10. A WALK ALONG THE AMAZON RIVER
The Amazon River is one of the great wonders of the world. It is bigger than the next seven largest rivers of the world put together. The Mississippi, the Congo, the Nile, the Ganges, all could fit inside the Amazon. The volume of water is so much that 400 miles out into the Atlantic Ocean you can still drink the water.
The distance from Iquitos, Peru, to the mouth of the Amazon is almost 4,000 miles, yet the river drops only about 400 feet. It is nearly flat. Ocean-going ships can navigate the Amazon all the way to Iquitos, Peru, three-fourths of the way across the South American Continent. Most of the boats, however, are local. They are long and narrow. It is the transportation system in place of roads. The boats carry people, cows, pigs, coconuts, bananas, and everything imaginable.
There are thousands of birds of every kind, huge fish weighing up to 500 pounds, and villages dotting the banks here and there.
I felt led by the Lord to take the cross down the great flowing river. I flew into Iquitos with my daughter, Gina, and Mike Ooten. We bought a boat from some Indians for $1,000. The boat was 55 feet long and 12 feet wide and would carry 150 people. The registered name was “Recieo” but we called it “The Holy Floater.” The partners at TBN television had given us the money through the burden of Paul and Jan. We converted it inside so that four people could sleep. It was complete with mosquito netting, a stove, and two 12 horsepower motors that we purchased in Iquitos. We mounted the cross on the front. I would take the cross down and carry it around the river villages, give out gospel materials, preach, and then move on to the next village by way of the boat. I always had a local guide because the river is so huge with so many lakes that you could get lost for days. Also, you need someone who knew where the villages are located. The guide would also serve as our interpreter.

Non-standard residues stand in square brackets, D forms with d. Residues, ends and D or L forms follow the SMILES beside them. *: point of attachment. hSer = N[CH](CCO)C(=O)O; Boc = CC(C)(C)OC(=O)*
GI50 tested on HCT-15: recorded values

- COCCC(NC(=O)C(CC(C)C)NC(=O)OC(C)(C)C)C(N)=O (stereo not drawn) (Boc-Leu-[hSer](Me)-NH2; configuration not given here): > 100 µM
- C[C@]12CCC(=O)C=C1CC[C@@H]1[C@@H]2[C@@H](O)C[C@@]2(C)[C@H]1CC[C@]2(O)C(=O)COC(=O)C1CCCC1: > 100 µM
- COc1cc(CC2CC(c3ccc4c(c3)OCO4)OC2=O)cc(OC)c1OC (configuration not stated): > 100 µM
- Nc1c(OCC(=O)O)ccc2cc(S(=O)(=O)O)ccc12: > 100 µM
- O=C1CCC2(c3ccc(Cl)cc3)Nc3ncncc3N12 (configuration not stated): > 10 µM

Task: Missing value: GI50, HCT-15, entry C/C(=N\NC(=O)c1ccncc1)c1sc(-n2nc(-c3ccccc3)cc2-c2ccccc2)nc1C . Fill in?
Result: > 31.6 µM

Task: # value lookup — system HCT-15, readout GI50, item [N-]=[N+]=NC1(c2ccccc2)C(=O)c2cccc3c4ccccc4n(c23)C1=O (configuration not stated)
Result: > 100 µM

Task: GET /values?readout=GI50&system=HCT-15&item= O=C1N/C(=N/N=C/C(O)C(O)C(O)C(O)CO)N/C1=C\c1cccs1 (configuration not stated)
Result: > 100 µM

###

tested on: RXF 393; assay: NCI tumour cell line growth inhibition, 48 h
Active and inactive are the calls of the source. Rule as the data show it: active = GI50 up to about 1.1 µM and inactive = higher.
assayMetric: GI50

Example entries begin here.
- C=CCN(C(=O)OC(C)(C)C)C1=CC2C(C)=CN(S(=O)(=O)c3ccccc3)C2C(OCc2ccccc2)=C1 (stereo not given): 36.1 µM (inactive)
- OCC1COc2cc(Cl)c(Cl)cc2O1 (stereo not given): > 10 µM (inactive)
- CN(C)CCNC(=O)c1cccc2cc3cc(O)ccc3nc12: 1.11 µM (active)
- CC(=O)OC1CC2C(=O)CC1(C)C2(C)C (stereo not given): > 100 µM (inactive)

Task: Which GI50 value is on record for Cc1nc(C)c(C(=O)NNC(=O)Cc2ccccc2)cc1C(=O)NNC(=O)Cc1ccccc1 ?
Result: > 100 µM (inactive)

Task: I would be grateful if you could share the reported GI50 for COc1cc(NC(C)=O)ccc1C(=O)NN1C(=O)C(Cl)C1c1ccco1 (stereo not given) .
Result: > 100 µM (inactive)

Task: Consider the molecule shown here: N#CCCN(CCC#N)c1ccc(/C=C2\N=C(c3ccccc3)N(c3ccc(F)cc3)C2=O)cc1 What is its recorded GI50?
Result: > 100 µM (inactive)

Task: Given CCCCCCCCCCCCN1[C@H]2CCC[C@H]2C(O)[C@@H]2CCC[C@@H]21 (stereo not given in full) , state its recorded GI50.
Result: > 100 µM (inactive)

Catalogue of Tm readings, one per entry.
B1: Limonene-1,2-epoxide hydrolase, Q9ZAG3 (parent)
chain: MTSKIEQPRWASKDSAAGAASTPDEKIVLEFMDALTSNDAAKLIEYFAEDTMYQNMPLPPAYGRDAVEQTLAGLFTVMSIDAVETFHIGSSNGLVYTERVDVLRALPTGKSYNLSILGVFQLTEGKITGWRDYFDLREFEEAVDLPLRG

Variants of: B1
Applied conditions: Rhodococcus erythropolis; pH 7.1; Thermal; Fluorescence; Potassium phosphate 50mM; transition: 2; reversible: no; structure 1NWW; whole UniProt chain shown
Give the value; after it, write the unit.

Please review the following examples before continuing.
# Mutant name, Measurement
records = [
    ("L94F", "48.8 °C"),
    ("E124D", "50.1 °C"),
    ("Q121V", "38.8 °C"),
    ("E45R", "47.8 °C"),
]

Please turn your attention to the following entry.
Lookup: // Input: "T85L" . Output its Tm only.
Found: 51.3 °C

The following are a few excerpts about this trip from my diary.
“The power of God was so strong and the glory of God so great, you could feel the power of the Holy Spirit come like the rain.”
I lay on the bow of the ship. Oh, the glory of the Lord. What peace and joy on the Amazon. The sunset was awesome. It’s like a year’s weight was lifted from me. Into the night we ran with the drone of the motor mixing with the splashing water. In the clear night, with the full moon and stars, it is easy to see the river and dodge the floating trees.